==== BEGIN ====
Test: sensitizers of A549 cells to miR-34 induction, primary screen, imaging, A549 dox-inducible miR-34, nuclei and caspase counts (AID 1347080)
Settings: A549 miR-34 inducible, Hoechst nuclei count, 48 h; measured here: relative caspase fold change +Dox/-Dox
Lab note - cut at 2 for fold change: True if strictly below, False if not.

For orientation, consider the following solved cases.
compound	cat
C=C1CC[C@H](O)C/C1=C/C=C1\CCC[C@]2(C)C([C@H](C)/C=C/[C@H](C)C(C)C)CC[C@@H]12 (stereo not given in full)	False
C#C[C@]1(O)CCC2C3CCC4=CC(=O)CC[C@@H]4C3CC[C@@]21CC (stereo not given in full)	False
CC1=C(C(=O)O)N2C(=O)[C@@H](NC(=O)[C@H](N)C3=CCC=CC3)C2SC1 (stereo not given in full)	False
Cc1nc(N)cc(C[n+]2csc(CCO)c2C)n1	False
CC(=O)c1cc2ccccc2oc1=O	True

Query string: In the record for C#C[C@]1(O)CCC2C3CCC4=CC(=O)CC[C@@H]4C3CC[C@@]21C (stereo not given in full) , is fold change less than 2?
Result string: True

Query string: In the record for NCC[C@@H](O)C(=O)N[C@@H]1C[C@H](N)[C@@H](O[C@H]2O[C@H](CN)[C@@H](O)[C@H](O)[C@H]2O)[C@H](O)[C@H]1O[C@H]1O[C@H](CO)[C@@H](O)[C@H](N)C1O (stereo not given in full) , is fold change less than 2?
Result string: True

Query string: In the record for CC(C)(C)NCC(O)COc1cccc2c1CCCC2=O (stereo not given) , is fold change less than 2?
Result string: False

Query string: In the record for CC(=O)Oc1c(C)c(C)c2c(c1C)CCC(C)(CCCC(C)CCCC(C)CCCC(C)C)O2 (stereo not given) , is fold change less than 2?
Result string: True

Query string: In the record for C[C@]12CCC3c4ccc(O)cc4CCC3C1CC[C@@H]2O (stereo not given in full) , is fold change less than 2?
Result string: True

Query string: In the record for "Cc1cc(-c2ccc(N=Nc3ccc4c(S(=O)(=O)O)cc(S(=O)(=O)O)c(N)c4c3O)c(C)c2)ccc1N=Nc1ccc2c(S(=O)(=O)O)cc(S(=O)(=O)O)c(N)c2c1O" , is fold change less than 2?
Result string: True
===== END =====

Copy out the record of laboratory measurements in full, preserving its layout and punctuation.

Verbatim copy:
Test: sensitizers of A549 cells to miR-34 induction, primary screen, imaging, A549 dox-inducible miR-34, nuclei and caspase counts (AID 1347080)
Settings: A549 miR-34 inducible, Hoechst nuclei count, 48 h; measured here: relative caspase fold change +Dox/-Dox
Lab note - cut at 2 for fold change: True if strictly below, False if not.

For orientation, consider the following solved cases.
compound	cat
C=C1CC[C@H](O)C/C1=C/C=C1\CCC[C@]2(C)C([C@H](C)/C=C/[C@H](C)C(C)C)CC[C@@H]12 (stereo not given in full)	False
C#C[C@]1(O)CCC2C3CCC4=CC(=O)CC[C@@H]4C3CC[C@@]21CC (stereo not given in full)	False
CC1=C(C(=O)O)N2C(=O)[C@@H](NC(=O)[C@H](N)C3=CCC=CC3)C2SC1 (stereo not given in full)	False
Cc1nc(N)cc(C[n+]2csc(CCO)c2C)n1	False
CC(=O)c1cc2ccccc2oc1=O	True

Query string: In the record for C#C[C@]1(O)CCC2C3CCC4=CC(=O)CC[C@@H]4C3CC[C@@]21C (stereo not given in full) , is fold change less than 2?
Result string: True

Query string: In the record for NCC[C@@H](O)C(=O)N[C@@H]1C[C@H](N)[C@@H](O[C@H]2O[C@H](CN)[C@@H](O)[C@H](O)[C@H]2O)[C@H](O)[C@H]1O[C@H]1O[C@H](CO)[C@@H](O)[C@H](N)C1O (stereo not given in full) , is fold change less than 2?
Result string: True

Query string: In the record for CC(C)(C)NCC(O)COc1cccc2c1CCCC2=O (stereo not given) , is fold change less than 2?
Result string: False

Query string: In the record for CC(=O)Oc1c(C)c(C)c2c(c1C)CCC(C)(CCCC(C)CCCC(C)CCCC(C)C)O2 (stereo not given) , is fold change less than 2?
Result string: True

Query string: In the record for C[C@]12CCC3c4ccc(O)cc4CCC3C1CC[C@@H]2O (stereo not given in full) , is fold change less than 2?
Result string: True

Query string: In the record for "Cc1cc(-c2ccc(N=Nc3ccc4c(S(=O)(=O)O)cc(S(=O)(=O)O)c(N)c4c3O)c(C)c2)ccc1N=Nc1ccc2c(S(=O)(=O)O)cc(S(=O)(=O)O)c(N)c2c1O" , is fold change less than 2?
Result string: True